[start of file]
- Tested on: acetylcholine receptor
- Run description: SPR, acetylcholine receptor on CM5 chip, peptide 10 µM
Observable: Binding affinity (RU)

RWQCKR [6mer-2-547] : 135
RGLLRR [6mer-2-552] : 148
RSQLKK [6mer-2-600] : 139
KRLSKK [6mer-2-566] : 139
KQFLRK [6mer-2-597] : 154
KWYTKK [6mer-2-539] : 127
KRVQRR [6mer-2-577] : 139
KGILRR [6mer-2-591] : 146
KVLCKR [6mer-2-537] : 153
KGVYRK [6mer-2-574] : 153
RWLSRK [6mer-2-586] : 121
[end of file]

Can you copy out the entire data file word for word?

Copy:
- Tested on: acetylcholine receptor
- Run description: SPR, acetylcholine receptor on CM5 chip, peptide 10 µM
Observable: Binding affinity (RU)

RWQCKR [6mer-2-547] : 135
RGLLRR [6mer-2-552] : 148
RSQLKK [6mer-2-600] : 139
KRLSKK [6mer-2-566] : 139
KQFLRK [6mer-2-597] : 154
KWYTKK [6mer-2-539] : 127
KRVQRR [6mer-2-577] : 139
KGILRR [6mer-2-591] : 146
KVLCKR [6mer-2-537] : 153
KGVYRK [6mer-2-574] : 153
RWLSRK [6mer-2-586] : 121